But the Law of Exponential Trait Combinations has something to say about mutations. Imagine God made a creature with one billion DNA bases in its total genome.10 Let’s say He engineered only 500 alleles and that each allele occupied one DNA base—although it’s more complicated in reality, as explained below. In the beginning, God placed allelic differences at just those sites that would generate adaptive or ornamental, not fundamental, trait differences. The potential for trait variations or phenotypes in eventual offspring from 500 alleles becomes practically limitless…with zero random mutations needed!
Do random mistakes occur? Of course. Mistakes happen in today’s sin-cursed universe.11 New research even suggests that creatures corral other genetic changes into certain genetic zones, suggesting that the Divine Engineer accounted for even them. However, if created alleles are a means of adaptation, random mutations are not necessary for variation.
Mendel wrote that “the species possesses the capacity of fitting itself to its new environment.”12 Does modern research still side with such internalism?
Alleles in Action
Adaptive radiations (ARs) fascinate biologists. These occur when a founder population13 quickly diversifies into species (variously called morphs or subspecies) that inhabit new niches. Two AR examples show that encoded genetic information, not random mutation or selection, drives speciation.
A stunning array of cichlid fishes have diversified in African lakes. The three largest lakes (Malawi, Tanganyika, and Victoria) contain in the same water cichlids that are well-adapted to eating plankton, others that scrape algae off rocks, some that are suited to crush snails for food, some that nibble other fishes’ scales, and still others with big lips that eat insects.
Neo-Darwinism has each of these forms emerging through slowly accumulated random mutations. Accordingly, cichlids should have evolved those morphs first, each of which then colonized the lakes. Thus, the insect-eaters from all three lakes should have more similar genetics to one another than to the other cichlids in that lake. But recent studies have shown the opposite.
It turns out that even closely related cichlids already have many differences across their genomes. They retain “duplicate genes” that “exhibit new expression patterns.” Some of the genes code for micro-RNAs that “stabilize and refine expression patterns.”14 Inbuilt mechanisms of diversification also include transposable element insertions15 and the recruitment of “old alleles from standing variation.”16 Thus, not only does it appear that the Lord Jesus front-loaded these fish with alleles to tweak traits each time a founder population pioneers a new lake, but some alleles even stabilize those traits into new species. No random mutation or selection is needed—just engineered cichlid genomes.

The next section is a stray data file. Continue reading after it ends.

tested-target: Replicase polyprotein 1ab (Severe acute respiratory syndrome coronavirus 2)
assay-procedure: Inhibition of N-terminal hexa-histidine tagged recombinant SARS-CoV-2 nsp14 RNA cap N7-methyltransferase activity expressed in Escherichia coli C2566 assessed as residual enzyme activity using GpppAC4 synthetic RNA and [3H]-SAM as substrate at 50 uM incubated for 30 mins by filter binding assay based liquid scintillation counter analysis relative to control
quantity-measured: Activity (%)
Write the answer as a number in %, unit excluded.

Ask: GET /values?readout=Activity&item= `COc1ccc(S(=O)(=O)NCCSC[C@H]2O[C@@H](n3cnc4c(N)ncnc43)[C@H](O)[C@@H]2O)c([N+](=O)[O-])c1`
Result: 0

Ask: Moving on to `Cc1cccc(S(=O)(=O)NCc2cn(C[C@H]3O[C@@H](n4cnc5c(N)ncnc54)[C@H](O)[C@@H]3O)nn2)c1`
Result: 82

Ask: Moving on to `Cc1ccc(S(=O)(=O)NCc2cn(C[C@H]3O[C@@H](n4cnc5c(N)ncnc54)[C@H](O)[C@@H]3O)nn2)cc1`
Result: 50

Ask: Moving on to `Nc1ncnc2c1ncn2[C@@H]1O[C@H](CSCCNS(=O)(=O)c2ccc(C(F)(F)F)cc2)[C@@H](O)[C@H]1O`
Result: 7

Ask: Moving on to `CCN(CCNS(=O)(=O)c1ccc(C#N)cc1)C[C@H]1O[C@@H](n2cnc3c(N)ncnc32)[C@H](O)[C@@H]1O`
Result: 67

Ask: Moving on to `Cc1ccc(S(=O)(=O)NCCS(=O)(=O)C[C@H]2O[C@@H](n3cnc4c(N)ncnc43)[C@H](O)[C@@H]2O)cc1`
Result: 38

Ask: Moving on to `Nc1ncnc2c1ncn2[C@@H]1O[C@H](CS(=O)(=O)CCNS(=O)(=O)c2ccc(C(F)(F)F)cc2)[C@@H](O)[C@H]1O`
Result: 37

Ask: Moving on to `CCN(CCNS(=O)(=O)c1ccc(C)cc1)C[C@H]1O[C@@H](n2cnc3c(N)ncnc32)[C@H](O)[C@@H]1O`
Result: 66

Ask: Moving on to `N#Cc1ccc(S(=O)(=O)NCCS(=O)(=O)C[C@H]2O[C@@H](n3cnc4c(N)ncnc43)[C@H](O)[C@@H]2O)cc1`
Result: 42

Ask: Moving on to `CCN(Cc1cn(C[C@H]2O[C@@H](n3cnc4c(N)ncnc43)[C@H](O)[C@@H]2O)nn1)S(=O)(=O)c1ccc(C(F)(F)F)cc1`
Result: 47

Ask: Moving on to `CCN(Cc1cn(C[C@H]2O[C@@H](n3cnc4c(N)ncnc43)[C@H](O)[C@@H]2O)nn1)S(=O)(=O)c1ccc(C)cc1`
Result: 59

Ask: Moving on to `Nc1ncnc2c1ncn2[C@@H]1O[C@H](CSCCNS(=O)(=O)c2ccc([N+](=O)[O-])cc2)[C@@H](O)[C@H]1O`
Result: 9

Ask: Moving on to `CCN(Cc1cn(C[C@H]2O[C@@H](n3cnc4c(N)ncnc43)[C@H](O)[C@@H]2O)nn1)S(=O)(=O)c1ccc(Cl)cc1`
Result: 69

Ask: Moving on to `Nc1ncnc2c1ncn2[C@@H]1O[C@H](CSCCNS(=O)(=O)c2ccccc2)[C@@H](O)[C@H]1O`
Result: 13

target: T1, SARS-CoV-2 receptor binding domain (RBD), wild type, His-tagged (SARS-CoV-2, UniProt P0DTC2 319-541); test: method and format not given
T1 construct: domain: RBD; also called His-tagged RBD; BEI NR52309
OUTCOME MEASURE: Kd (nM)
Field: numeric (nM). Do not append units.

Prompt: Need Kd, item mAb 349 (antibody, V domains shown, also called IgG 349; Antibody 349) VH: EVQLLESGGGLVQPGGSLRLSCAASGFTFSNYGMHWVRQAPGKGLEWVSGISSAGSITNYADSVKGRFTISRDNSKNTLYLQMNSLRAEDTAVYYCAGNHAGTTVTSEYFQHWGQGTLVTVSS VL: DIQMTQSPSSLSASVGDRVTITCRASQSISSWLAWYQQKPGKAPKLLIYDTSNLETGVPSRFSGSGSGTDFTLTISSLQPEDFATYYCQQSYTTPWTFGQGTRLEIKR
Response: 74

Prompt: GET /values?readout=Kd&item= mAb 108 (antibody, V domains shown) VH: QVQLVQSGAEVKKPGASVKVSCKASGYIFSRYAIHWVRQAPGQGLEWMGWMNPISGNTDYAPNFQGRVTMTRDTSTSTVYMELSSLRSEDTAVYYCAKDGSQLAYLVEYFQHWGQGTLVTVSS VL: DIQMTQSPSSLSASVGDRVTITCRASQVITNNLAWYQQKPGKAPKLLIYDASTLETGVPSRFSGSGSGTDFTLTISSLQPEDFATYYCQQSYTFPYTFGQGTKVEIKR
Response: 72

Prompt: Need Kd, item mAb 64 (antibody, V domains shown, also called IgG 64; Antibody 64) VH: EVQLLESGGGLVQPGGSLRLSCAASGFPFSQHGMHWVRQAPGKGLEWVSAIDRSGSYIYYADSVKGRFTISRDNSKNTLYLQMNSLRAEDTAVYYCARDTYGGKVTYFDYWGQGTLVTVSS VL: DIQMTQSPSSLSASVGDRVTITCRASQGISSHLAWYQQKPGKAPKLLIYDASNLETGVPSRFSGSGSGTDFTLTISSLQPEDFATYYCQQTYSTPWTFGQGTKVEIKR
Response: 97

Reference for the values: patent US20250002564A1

Darwin’s famous finches, Geospiza fortis, offer another example. These birds had branched into a dozen species by the time Darwin visited them on the Galapagos Islands in 1835. Geospiza species, now reclassified as tanagers instead of finches, can differ in plumage and beak shape across the Galapagos Islands that they inhabit.
Do their genetics point to the selection of random mutations as the way these birds diversified? Not according to genome analyses. Geospiza genome sequencing found that “extensive sharing of genetic variation among populations was evident, particularly among ground and tree finches, with almost no fixed differences between species in each group.”17 Where did this genetic variation come from?
Researchers screened genomes of representative Geospiza birds with both blunt and pointed beaks. They concluded that “hybridization…has influenced the evolution of a key phenotypic trait: beak shape.”17 The team identified two distinct variants of a gene named ALX1 that helps control beak shape.
One year later, another team sequenced DNA from six Geospiza species to learn that another gene region called HMGA2 controls beak size.18 Evolutionary biologist Dolph Schluter told Nature News, “We can point to a physical, material basis for that change.”19 Quite unlike mystical Neo-Darwinian concepts, the material basis for trait adjustment was already built into these birds, just as it was in Mendel’s peas.
Time after time, researchers look for accumulated random mutations that they’ll expect, but they keep finding instead that preexisting alleles play the prominent role in generating variations. When blind Mexican tetra (Astyanax mexicanus) crossbreed with sighted individuals, a range of eye sizes suddenly appears. A tribe of plants called silverswords greatly diversified as they colonized Hawaii. Some grow tall with woody trunks, while others have fleshy stems that stay near the ground, yet they all hybridize.
And remember those pigeons? Recent results showed that sorting alleles drives their plumage diversity.20 Darwin was wrong, after all.
One recent report reviewed ARs. Its authors wrote: